Start exploring here:
Barcelona … The cosmopolitan capital of Catalonia that rarely (if ever) sleeps
Camino del Norte … An ocean and mountain lover’s pilgrimage
Camino Frances … A sacred walk into prehistory, history and nature on the Camino de Santiago
Canary Islands … Where it’s Spring all year long
Madrid … Spain’s creative energetic center
Seville … Seville is Spanish for romance
Via de la Plata Camino de Santiago … One of five main Camino pilgrimage routes to Santiago de Compostela, Spain
If you are the perfect specialist for any of the destinations below that we’re working on next, please contact us.
Located in the south of Spain, Andalucía almost touches Morocco in North Africa at its western end. Indeed, its name derives from when Moors from across the sea ruled most of Spain and named this part Al-Andalus.
Today the Province of Andalucía occupies almost one fifth of the country. This sun-kissed land attracts nearly 10 million tourists every year, most of whom arrive to enjoy the 900 km (560 m) of coastline known as the Costa del Sol and the magnificent mountains of the Sierra Nevada.
The jewels in the crown however are the fascinating old Moorish cities of Granada and the Alhambra, Córdoba with its fabulous Mosque and Seville complete with its magnificent Giralda. All of these boast architecture not seen elsewhere in Europe and are absolutely unmissable!
Nowadays the renowned Costa del Sol stretches beyond Málaga to the east and the west. To the east many aim for the relatively sophisticated resort of Nerja. Meanwhile, to the west folks are spoiled for choice as they head towards the famous seaside towns of Torremolinos, Benalmadena, Fuengerola, Marbella and Estepona.
If sitting on the beach and enjoying activities is your thing, that’s fine. But if you feel the need for a little fresh cool air and culture, head into the nearby Axarquía mountains. Visit a some of the fabulous ‘white villages’ like Cómpeta and Frigiliana.
Take a day trip to Granada and marvel at the magnificent Alhambra Palace. Ronda with its stunning Puente Nuevo also makes a great day trip as does a drive to the white town of Antequera. All these can be easily reached from the Costa del Sol itself.
Straddling both France and Spain, Basque territory is rich and varied. Its interior possesses steep green Middle-Earth-like mountains and lush intimate valleys teaming with diverse ecologies and life.
The ancientness of the Basque people and their language—euskera—may go as far back as Upper Paleolithic hunter and gatherers. It more certainly has firm roots in the Neolithic of early farmers in Europe.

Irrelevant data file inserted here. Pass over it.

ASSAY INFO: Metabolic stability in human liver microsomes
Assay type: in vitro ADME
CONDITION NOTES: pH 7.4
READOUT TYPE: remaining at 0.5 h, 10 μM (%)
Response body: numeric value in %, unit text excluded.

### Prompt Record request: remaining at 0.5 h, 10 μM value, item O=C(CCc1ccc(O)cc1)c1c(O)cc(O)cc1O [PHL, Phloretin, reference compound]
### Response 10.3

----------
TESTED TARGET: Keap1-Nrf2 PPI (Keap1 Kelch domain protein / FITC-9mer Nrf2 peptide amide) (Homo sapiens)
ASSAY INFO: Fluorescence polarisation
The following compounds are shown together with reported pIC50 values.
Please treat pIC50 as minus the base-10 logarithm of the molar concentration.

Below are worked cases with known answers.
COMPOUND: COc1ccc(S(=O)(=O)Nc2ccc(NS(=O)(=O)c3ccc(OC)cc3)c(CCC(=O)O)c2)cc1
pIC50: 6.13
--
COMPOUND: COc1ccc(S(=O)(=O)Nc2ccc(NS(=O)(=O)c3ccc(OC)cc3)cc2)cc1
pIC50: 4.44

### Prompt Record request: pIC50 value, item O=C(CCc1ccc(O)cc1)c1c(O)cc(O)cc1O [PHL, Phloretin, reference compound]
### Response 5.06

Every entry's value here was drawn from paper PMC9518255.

The Basque people have long been famous for their seafaring skills. Out at sea, abroad, and right here at home, food and deep connections to the land and ocean are paramount to Basque culture and life. As a result, and combined with innovative creativity, Basque chefs are famous for turning farm- and fish-to-table cuisine into major experiences.
Anywhere you venture in Basque Country, this seemingly small territory packs in a lot of diversity along with a warm and welcoming culture and people.
One of the most famous treks begins for many here, in the Basque town of Saint-Jean-Pied-de-Port. This is the traditional last place pilgrims to Santiago de Compostela stop before crossing the Pyrenees on the Camino de Santiago.
Check out Spain’s Basque Country Capitals in 3 Days … to discover the historic, cultural and culinary idiosyncrasies of each.
The autonomous Province of Catalonia lies in the north east of Spain. It stretches from Valencia in the south to the Pyrénées and the French border in the north. Catalonia is probably best known for the lively beach resorts of its Costas Brava and Dorada. Above all Lloret de Mar, Salou and Tossa de Mar which reside either side of Barcelona but also others less well known.
However, Catalonia also includes the colourful, cosmopolitan city of Barcelona, with its fantastical Gaudi architecture and the world famous Ramblas.
Although most visitors head for the coast, the interior mountain ranges, including Montserrat with its remote Benedictine Abbey, offer a great deal.
North of Seville and Granada and equidistant from both, Córdoba is the archetypal Moorish city. It sits on the banks on the Guadalquiver, and both halves of the city are connected with a magnificent Roman bridge.
Full of wonderful Christian and Moorish architecture, the standout is the stunning Mezquita or Great Mosque seemingly pierced by the tower of a 16th century Cathedral rising out of its heart.
Exciting and romantic with historic streetscapes and districts, Granada is home to the incredible 14th century Alhambra fortress standing proud above the city. The integrated complex of palaces and gardens includes the Generalife Summer Palace, and one of Europe’s most popular places. Don’t miss the Cathedral built on the site of the former Great Mosque and do explore the old neighbourhoods of Sacromonte and Albaycin.
Granada is in the foothills of the mighty Sierra Nevada mountain range, an alpine paradise of winter ski resorts and traditional villages dating from Moorish times.
To whet your appetite check out Granada Tapas … and squeeze in as many tapas bars and local delicacies as possible.